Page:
Seminar | March 19 | 1-2 p.m. | 240 Bechtel Engineering Center
Eugene Vorobeychik, Vanderbilt University
The success of machine learning, particularly in supervised settings, has led to numerous attempts to apply it in adversarial settings such as spam and malware detection. The core challenge in this class of applications is that adversaries are not static data generators, but make a deliberate effort to either evade the classifiers deployed to detect them, or degrade the quality of the data used to train the classifiers. I will discuss our recent research into the problem of adversarial classifier evasion, considering both the problem of adversarial (threat) modeling, and the defender's problem of hardening classifiers against evasion attacks. I will then describe some of our recent work in subset selection that is robust to denial-of-service attacks. Finally, I will describe our use of similar approaches for privacy-preserving data sharing.
Yevgeniy Vorobeychik is an Assistant Professor of Computer Science and Computer Engineering and Vanderbilt University. Previously, he was a Principal Member of Technical Staff at Sandia National Laboratories. Between 2008 and 2010 he was a post-doctoral research associate at the University of Pennsylvania Computer and Information Science department. He received Ph.D. (2008) and M.S.E. (2004) degrees in Computer Science and Engineering from the University of Michigan, and a B.S. degree in Computer Engineering from Northwestern University. His work focuses on game theoretic modeling of security and privacy, algorithmic and behavioral game theory and incentive design, optimization, complex systems, epidemic control, network economics, and machine learning. Dr. Vorobeychik has published over 75 research articles on these topics. Dr. Vorobeychik was nominated for the 2008 ACM Doctoral Dissertation Award and received honorable mention for the 2008 IFAAMAS Distinguished Dissertation Award. In 2012 he was nominated for the Sandia Employee Recognition Award for Technical Excellence. He was also a recipient of a NSF IGERT interdisciplinary research fellowship at the University of Michigan, as well as a distinguished Computer Engineering undergraduate award at Northwestern University.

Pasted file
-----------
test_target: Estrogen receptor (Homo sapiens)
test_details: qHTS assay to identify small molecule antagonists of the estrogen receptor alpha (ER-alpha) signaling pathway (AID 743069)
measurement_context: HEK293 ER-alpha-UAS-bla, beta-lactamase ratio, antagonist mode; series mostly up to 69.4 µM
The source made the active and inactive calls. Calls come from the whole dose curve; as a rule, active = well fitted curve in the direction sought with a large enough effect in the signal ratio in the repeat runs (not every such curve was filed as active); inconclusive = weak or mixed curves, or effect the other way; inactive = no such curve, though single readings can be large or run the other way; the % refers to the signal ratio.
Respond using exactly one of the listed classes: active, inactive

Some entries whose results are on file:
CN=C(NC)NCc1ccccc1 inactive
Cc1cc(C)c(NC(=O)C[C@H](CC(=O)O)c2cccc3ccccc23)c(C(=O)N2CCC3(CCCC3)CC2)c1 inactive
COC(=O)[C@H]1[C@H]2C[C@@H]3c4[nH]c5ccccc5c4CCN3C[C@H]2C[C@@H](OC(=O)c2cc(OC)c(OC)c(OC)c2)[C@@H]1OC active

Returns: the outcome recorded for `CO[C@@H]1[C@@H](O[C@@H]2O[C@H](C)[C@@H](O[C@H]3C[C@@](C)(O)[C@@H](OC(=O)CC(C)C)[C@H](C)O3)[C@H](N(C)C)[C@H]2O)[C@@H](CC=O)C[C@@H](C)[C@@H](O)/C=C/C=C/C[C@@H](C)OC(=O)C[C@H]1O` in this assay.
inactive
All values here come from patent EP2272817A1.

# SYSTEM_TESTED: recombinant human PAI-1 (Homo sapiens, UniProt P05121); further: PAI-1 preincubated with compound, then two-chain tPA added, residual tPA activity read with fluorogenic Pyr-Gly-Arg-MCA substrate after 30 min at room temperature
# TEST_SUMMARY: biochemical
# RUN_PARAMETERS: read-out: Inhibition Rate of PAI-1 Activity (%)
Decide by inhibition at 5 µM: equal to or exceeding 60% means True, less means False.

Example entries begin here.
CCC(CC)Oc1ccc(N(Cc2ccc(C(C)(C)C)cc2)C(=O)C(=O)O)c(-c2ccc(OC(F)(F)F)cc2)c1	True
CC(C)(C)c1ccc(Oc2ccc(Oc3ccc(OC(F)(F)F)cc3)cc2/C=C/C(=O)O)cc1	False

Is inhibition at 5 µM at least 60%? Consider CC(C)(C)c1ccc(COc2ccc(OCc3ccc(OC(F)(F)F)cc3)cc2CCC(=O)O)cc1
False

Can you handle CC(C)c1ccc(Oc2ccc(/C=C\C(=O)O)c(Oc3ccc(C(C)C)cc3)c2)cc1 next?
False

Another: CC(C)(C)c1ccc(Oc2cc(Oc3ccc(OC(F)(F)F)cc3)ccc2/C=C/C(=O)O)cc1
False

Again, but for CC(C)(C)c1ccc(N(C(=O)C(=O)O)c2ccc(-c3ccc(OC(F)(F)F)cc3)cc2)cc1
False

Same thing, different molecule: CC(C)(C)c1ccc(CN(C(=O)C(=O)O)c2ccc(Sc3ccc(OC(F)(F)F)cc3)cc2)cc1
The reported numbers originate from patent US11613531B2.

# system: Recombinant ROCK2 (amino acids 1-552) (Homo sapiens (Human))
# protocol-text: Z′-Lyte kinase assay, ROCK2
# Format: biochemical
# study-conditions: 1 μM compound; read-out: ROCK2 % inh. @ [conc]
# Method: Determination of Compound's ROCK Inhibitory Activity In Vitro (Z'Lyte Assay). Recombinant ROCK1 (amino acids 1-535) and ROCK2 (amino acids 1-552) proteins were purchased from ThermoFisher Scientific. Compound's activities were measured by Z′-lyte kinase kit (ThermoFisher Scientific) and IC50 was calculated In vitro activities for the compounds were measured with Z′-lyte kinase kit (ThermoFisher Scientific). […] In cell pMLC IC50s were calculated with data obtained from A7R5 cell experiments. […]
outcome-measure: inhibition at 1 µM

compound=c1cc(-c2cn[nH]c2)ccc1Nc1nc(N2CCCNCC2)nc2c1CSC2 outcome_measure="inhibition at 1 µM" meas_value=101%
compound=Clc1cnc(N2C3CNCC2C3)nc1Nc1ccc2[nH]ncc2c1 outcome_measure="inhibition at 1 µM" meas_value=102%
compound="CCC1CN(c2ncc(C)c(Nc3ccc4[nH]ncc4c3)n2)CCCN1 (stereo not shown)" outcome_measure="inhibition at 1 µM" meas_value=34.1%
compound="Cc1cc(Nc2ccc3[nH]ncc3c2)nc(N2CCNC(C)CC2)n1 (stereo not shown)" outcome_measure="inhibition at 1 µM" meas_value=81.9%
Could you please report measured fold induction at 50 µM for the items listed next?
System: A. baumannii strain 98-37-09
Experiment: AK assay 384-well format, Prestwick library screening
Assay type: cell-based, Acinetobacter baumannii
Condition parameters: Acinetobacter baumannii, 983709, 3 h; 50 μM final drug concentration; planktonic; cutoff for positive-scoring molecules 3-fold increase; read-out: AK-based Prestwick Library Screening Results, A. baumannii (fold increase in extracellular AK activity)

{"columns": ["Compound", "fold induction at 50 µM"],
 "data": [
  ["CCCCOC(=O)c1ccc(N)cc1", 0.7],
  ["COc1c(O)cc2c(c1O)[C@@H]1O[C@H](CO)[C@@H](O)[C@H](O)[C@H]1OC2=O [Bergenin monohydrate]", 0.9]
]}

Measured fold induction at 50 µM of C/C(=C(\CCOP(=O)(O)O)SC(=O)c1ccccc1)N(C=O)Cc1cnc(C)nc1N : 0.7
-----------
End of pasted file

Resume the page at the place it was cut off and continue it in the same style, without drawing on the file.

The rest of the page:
This event is sponsored by The Center for Information Technology Research in the Interest of Society (CITRIS), the Institute of Transportation Studies (ITS) and The Team for Research in Ubiquitous Secure Technology (TRUST).
Lunch is offered